The Universal Serial Bus divides the available bandwidth into frames, and the host controls the frames. Frames contain 1,500 bytes, and a new frame starts every millisecond. During a frame, isochronous and interrupt devices get a slot so they're guaranteed the bandwidth they need. Bulk and control transfers use whatever space is left. The technical links at the end of the article contain lots of detail if you'd like to learn more.

Inside a USB cable: There are two wires for power -- +5 volts (red) and ground (brown) -- and a twisted pair (yellow and blue) of wires to carry the data. The cable is also shielded.


USB Features

The Universal Serial Bus has the following features:

  • The computer acts as the host.
  • Up to 127 devices can connect to the host, either directly or by way of USB hubs.
  • Individual USB cables can run as long as 5 meters; with hubs, devices can be up to 30 meters (six cables' worth) away from the host.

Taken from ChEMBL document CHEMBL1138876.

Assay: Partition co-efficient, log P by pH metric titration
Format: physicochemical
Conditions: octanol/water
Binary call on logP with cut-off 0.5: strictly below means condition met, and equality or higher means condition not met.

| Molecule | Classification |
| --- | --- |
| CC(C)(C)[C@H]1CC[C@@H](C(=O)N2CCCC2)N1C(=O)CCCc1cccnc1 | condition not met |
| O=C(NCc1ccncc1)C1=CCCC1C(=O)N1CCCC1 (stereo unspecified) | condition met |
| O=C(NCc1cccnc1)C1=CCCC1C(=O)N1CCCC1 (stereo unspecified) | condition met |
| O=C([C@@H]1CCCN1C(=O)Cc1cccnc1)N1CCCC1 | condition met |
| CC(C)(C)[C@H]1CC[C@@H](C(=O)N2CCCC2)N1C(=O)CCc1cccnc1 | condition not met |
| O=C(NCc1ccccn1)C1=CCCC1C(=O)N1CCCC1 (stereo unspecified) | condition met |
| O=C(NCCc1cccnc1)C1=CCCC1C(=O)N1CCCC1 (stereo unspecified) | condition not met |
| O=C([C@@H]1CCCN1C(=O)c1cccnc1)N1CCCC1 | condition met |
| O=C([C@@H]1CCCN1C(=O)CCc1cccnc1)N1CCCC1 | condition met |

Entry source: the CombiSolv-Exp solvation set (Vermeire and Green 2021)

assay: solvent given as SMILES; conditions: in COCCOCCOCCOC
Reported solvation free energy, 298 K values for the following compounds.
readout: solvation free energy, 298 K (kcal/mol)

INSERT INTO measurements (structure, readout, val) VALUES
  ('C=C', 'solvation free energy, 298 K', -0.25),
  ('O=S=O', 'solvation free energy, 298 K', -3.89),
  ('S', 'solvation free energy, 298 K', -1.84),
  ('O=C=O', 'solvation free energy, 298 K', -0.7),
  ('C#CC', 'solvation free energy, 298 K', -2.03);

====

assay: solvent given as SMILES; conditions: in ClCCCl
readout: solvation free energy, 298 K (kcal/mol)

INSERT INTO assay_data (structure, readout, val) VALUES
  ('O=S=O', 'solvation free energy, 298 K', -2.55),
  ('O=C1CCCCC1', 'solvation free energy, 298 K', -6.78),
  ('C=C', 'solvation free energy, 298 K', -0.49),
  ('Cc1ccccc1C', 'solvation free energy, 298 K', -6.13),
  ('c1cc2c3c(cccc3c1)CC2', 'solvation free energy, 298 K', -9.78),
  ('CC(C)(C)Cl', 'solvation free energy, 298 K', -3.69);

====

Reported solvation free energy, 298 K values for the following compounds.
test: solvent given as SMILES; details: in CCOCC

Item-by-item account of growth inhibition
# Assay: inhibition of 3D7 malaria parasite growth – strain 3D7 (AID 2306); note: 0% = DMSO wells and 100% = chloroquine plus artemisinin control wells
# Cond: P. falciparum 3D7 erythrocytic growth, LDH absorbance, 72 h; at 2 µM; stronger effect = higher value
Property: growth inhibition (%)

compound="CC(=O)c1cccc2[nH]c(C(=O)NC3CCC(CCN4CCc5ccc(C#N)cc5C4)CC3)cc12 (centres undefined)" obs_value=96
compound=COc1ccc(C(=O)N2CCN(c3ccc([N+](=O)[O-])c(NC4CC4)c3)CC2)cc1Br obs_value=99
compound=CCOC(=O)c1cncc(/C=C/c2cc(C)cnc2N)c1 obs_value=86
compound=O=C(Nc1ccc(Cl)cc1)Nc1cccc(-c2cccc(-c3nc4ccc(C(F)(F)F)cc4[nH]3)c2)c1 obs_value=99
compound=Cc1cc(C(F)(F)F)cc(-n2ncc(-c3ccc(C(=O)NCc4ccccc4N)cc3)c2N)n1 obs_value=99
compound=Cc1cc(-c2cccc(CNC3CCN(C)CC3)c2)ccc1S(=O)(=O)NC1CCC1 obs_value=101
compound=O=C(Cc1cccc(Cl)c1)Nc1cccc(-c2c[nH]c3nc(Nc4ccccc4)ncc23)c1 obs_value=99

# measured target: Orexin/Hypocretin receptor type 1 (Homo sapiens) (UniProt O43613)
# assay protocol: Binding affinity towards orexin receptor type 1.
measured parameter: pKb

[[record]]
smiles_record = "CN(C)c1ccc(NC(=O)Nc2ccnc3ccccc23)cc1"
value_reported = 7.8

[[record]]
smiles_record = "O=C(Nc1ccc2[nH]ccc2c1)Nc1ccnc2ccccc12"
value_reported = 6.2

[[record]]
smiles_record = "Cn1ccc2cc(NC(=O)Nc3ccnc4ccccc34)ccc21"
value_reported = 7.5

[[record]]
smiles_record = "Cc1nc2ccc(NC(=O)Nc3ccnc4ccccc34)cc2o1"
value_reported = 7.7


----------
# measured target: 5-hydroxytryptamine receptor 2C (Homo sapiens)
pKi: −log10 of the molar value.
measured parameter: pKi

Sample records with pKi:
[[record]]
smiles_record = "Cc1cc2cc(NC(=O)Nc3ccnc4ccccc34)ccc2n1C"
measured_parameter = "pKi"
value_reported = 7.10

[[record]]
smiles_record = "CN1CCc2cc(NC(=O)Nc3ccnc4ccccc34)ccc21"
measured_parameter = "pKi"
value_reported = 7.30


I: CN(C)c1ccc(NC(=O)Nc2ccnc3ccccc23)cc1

• With USB 2.0,the bus has a maximum data rate of 480 megabits per second (10 times the speed of USB 1.0).
  • A USB 2.0 cable has two wires for power (+5 volts and ground) and a twisted pair of wires to carry the data. The USB 3.0 standard adds four more wires for data transmission. While USB 2.0 can only send data in one direction at a time (downstream or upstream), USB 3.0 can transmit data in both directions simultaneously.
  • On the power wires, the computer can supply up to 500 milliamps of power at 5 volts. A USB 3.0 cable can supply up to 900 milliamps of power.
  • Low-power devices (such as mice) can draw their power directly from the bus. High-power devices (such as printers) have their own power supplies and draw minimal power from the bus. Hubs can have their own power supplies to provide power to devices connected to the hub.
  • USB devices are hot-swappable, meaning you can plug them into the bus and unplug them any time. A USB 3.0 cable is compatible with USB 2.0 ports -- you won't get the same data transfer speed as with a USB 3.0 port but data and power will still transfer through the cable.
  • Many USB devices can be put to sleep by the host computer when the computer enters a power-saving mode.